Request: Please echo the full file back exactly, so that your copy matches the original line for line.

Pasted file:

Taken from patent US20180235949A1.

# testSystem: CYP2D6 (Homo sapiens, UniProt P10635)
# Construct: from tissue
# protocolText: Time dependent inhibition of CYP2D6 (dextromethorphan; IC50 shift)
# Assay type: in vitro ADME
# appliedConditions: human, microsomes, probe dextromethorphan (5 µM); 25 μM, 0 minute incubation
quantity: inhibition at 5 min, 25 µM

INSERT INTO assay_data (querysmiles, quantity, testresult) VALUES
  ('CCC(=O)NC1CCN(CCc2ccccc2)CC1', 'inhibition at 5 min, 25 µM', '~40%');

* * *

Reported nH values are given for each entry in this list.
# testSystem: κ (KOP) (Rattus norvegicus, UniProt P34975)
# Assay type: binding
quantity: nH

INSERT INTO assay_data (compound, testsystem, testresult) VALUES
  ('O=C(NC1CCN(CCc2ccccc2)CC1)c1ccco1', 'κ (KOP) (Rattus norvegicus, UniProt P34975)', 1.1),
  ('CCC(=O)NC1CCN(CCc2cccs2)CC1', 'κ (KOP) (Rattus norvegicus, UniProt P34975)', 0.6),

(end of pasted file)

Taken from patent US20180235949A1.

# testSystem: CYP2D6 (Homo sapiens, UniProt P10635)
# Construct: from tissue
# protocolText: Time dependent inhibition of CYP2D6 (dextromethorphan; IC50 shift)
# Assay type: in vitro ADME
# appliedConditions: human, microsomes, probe dextromethorphan (5 µM); 25 μM, 0 minute incubation
quantity: inhibition at 5 min, 25 µM

INSERT INTO assay_data (querysmiles, quantity, testresult) VALUES
  ('CCC(=O)NC1CCN(CCc2ccccc2)CC1', 'inhibition at 5 min, 25 µM', '~40%');

* * *

Reported nH values are given for each entry in this list.
# testSystem: κ (KOP) (Rattus norvegicus, UniProt P34975)
# Assay type: binding
quantity: nH

INSERT INTO assay_data (compound, testsystem, testresult) VALUES
  ('O=C(NC1CCN(CCc2ccccc2)CC1)c1ccco1', 'κ (KOP) (Rattus norvegicus, UniProt P34975)', 1.1),
  ('CCC(=O)NC1CCN(CCc2cccs2)CC1', 'κ (KOP) (Rattus norvegicus, UniProt P34975)', 0.6),